US Airways and American Airlines to Merge: What It Means for Shareholders


On Thursday morning, US Airways and American Airlinesformally announced their intention to merge. This decision was not much of a surprise. US Airways has been pursuing a merger for the past year, and numerous reports on Wednesday evening stated that the two companies' boards had already voted for the merger.

The merger agreement comes at an implied company valuation of $11 billion. That is below the $12.2 billion market cap of competitor Delta Air Lines, but well above the $8.5 billion market cap of the third major network carrier, United Continental. In the long run, the market will decide what the new American Airlines is really worth. Here is what shareholders of American Airlines and US Airways need to know for now.

Creditors and stockholders of American Airlines parent AMR will receive 72% ownership of the new company. The majority of that amount will go to "unsecured creditors," people who owned AMR or American Airlines debt, or who had contracts with American that were voided during the bankruptcy process. Labor groups will also get a substantial portion of the new stock, in return for their recent concessions. Common stockholders are set to receive a minimum of 3.5% of the new company.

Based on the proposed $11 billion valuation, AMR stockholders will receive $385 million of equity in the new carrier. If the valuation moves higher following the merger, and AMR can fully satisfy the claims of its unsecured creditors, common stockholders could end up with additional shares. Following the merger news, AMR shares spiked as high as $2.50 before falling back to around $2 in the late morning. At $2, AMR's current market cap of $660 million is well above the $385 million projected equity stake for common shareholders. In other words, unless you believe that American's ultimate valuation will be significantly higher than $11 billion, now is a good time to sell! As I wrote last week, integration costs and uncertainty about revenue synergies mean that the $11 billion valuation is already fairly "stretched."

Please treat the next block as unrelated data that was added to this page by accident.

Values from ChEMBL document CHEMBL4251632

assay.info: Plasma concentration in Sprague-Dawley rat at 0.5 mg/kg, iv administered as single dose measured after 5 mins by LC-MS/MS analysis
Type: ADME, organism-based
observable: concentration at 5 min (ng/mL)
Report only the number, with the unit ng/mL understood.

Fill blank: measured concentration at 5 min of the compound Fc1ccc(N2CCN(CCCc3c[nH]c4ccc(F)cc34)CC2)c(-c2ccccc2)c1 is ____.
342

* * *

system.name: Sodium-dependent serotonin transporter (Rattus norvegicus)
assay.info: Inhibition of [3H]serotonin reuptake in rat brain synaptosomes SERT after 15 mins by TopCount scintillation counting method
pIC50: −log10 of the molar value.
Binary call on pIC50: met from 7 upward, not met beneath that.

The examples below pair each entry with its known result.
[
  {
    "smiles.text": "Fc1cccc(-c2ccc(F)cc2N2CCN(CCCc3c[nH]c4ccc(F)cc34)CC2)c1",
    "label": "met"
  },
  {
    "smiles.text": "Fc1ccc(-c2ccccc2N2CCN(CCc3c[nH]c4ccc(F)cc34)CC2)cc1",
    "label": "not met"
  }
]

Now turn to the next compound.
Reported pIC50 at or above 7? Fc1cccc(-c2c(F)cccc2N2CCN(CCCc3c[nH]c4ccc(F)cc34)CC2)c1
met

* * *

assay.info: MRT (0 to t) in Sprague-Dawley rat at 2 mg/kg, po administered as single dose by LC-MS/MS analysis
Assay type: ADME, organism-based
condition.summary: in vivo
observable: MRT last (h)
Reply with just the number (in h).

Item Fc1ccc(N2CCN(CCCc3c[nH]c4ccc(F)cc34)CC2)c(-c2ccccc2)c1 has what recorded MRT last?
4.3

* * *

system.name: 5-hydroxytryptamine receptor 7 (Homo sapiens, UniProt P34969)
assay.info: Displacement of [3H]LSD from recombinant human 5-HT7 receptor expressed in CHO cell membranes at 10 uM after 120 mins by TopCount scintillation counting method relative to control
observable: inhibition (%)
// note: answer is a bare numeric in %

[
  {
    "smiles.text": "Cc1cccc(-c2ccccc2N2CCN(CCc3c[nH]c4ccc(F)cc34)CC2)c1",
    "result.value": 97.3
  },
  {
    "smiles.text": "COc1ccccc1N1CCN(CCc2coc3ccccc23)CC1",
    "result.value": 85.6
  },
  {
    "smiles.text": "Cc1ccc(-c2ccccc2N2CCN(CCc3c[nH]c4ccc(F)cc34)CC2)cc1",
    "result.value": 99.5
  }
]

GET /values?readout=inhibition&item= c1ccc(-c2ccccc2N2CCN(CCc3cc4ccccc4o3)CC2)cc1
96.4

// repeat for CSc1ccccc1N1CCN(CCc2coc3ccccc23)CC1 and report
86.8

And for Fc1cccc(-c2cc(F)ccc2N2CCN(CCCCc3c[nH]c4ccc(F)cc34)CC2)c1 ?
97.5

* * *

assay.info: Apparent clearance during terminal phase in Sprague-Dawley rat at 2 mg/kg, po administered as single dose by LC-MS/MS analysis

US Airways
US Airways will get the remaining 28% of the combined carrier. However, it is important to note that the percentage is calculated based on "diluted shares." US Airways has about 162.5 million basic shares outstanding, but there are also more than 40 million shares set to be issued to holders of employee stock options and convertible debt. Based on the $11 billion proposed valuation and a US Airways diluted share count of 205 million, US Airways stock would be worth $15.

Despite this news, US Airways shares sank as low as $13.50 on Thursday morning. This 10% discount may reflect investor skepticism about the $11 billion valuation assumed by the two management teams. My inclination is to stay away from either stock at this point, as the difficulty of integrating two major carriers will probably constrain profit for the next two years. However, if you want to invest in this merger story, buying US Airways stock definitely looks like the better way to do so.

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Fool contributor Adam Levine-Weinberg owns shares of Delta Air Lines and is short Mar 2013 $14 Calls on Delta Air Lines. Adam Levine-Weinberg is short shares of United Continental Holdings. The Motley Fool has no position in any of the stocks mentioned. Try any of our Foolish newsletter services free for 30 days. We Fools may not all hold the same opinions, but we all believe that considering a diverse range of insights makes us better investors. The Motley Fool has a disclosure policy.

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